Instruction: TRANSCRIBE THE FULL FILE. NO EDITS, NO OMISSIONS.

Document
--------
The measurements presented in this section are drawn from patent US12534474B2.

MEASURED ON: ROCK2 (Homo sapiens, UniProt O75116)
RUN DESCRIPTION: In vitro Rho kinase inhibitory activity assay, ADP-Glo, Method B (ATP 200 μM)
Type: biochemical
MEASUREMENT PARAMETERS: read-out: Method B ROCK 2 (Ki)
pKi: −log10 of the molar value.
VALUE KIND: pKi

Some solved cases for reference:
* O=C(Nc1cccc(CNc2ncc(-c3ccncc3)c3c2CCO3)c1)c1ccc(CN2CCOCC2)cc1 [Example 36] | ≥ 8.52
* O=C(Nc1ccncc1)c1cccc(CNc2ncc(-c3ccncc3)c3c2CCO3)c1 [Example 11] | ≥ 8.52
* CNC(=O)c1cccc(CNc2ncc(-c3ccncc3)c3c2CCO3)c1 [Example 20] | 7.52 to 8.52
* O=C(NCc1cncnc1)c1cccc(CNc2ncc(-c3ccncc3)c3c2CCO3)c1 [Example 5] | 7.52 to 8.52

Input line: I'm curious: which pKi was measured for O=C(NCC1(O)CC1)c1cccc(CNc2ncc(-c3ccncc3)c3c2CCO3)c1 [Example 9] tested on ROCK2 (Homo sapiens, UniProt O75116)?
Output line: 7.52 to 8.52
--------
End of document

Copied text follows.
The measurements presented in this section are drawn from patent US12534474B2.

MEASURED ON: ROCK2 (Homo sapiens, UniProt O75116)
RUN DESCRIPTION: In vitro Rho kinase inhibitory activity assay, ADP-Glo, Method B (ATP 200 μM)
Type: biochemical
MEASUREMENT PARAMETERS: read-out: Method B ROCK 2 (Ki)
pKi: −log10 of the molar value.
VALUE KIND: pKi

Some solved cases for reference:
* O=C(Nc1cccc(CNc2ncc(-c3ccncc3)c3c2CCO3)c1)c1ccc(CN2CCOCC2)cc1 [Example 36] | ≥ 8.52
* O=C(Nc1ccncc1)c1cccc(CNc2ncc(-c3ccncc3)c3c2CCO3)c1 [Example 11] | ≥ 8.52
* CNC(=O)c1cccc(CNc2ncc(-c3ccncc3)c3c2CCO3)c1 [Example 20] | 7.52 to 8.52
* O=C(NCc1cncnc1)c1cccc(CNc2ncc(-c3ccncc3)c3c2CCO3)c1 [Example 5] | 7.52 to 8.52

Input line: I'm curious: which pKi was measured for O=C(NCC1(O)CC1)c1cccc(CNc2ncc(-c3ccncc3)c3c2CCO3)c1 [Example 9] tested on ROCK2 (Homo sapiens, UniProt O75116)?
Output line: 7.52 to 8.52